• Kemi Badenoch – If you believe in the British Dream – actually, whether you do or not – watch her speech to the Conservative conference this week.
  • Fiona Bruce – One of the few Tory MPs who is prepared to think, speak and write about a crucial policy area that the Government is frightened to address: families policy.
  • Stephen Crabb – The former Cabinet Minister’s passion for and interest in international development is burning as bright as ever on the backbenches.
  • Mark FrancoisHis report on raising army numbers, commissioned by the Prime Minister, is required reading.
  • George Freeman – Hats off to him for having the vision and drive to get a grassroots conference on Tory ideas together.
  • Charlie Elphicke – In the vanguard of pressing for Britain to be Ready on Day One for Brexit, deal or no deal (not least on this site).
  • Justine Greening – You may not like her ideas on equalities and transgender issues, but she is one of the few Cabinet Ministers who is pushing boundaries and making waves.
  • Robert Halfon – The former Deputy Chairman of the Party is emerging as an important voice for its reform.
  • Neil O’Brien – The former director of Policy Exchange, now Market Harborough’s MP, is reportedly in discussion with Nick Timothy and others about Conservative reform.
  • Philip Lee – The Justice Minister has not been afraid to break from the pack and think aloud about the Party’s problem with younger voters.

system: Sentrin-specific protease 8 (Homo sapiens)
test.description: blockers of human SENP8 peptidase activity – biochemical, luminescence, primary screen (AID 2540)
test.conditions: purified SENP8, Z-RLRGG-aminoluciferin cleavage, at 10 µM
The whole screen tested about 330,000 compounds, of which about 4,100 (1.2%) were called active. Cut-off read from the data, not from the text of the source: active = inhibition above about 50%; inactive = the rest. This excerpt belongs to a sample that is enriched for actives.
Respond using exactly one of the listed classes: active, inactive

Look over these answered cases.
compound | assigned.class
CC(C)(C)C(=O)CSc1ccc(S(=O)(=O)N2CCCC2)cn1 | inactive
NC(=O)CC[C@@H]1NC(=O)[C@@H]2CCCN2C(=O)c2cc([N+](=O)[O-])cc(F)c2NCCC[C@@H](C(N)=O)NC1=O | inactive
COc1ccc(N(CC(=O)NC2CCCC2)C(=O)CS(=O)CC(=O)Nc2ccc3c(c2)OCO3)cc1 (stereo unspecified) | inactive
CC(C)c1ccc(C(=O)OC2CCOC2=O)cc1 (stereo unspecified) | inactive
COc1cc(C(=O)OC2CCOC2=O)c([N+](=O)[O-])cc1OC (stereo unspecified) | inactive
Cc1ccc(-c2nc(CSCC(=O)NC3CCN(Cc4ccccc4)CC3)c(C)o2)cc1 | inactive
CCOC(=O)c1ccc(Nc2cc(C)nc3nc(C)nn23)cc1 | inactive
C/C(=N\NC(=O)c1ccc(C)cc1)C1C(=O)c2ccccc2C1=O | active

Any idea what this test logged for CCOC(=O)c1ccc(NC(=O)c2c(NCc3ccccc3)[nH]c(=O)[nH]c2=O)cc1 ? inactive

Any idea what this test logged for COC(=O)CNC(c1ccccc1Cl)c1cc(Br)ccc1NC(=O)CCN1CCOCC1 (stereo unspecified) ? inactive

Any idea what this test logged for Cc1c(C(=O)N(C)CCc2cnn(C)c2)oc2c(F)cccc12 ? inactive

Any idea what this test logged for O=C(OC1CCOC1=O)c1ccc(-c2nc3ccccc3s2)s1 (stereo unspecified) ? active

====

• Nicky MorganHer book on character education has recently been published, and the Treasury Select Committee Chairman is an important voice on the Party’s centre-left.
  • Eric Pickles – His 126-recommendation-heavy Party Review didn’t rock CCHQ’s boat, but it gave it lots of nudges in the right direction.
  • Jacob Rees-Mogg – His coolness under fire at Party Conference was further evidence, were any needed, of his mix of steely principle, originality and quick-wittedness.
  • Tom Tugendhat – Can do joined-up-thinking on foreign affairs, defence and security, which is why he now chairs the Foreign Affairs Select Committee after scarcely two years in Parliament.
  • Nadhim Zahawi – Turning out a mass of well-briefed articles for this site on foreign affairs and domesttic reform.

As Mark Wallace pointed out yesterday on this site, this week’s Conservative Conference was as alive on the fringes as it was dead in the hall.

It isn’t only Tory MPs who are looking ahead – far from it – but the lack of a Conservative majority is emboldening some to come forward, and begin to shape the Tory future.

Our list above is naturally biased towards thinkers and contributors to this site, but there are many more Ministers and backbenchers who, through their writing or campaigning, are doing invaluable work.

We might also have named: Victoria Atkins, Ben Bradley, Alex Burghart, James Cartlidge, Nus Ghani, Sam Gyimah, Paul Masterton, Johnny Mercer, Jesse Norman, Rebecca Pow, Rory Stewart and Rishi Sunak.  And many others.

For better or worse, our sense is that, severe though the Government’s problems are, the Party is not intellectually exhausted, as it undoubtedly was by 1997.  That’s a cheering thought at the end of a depressing week.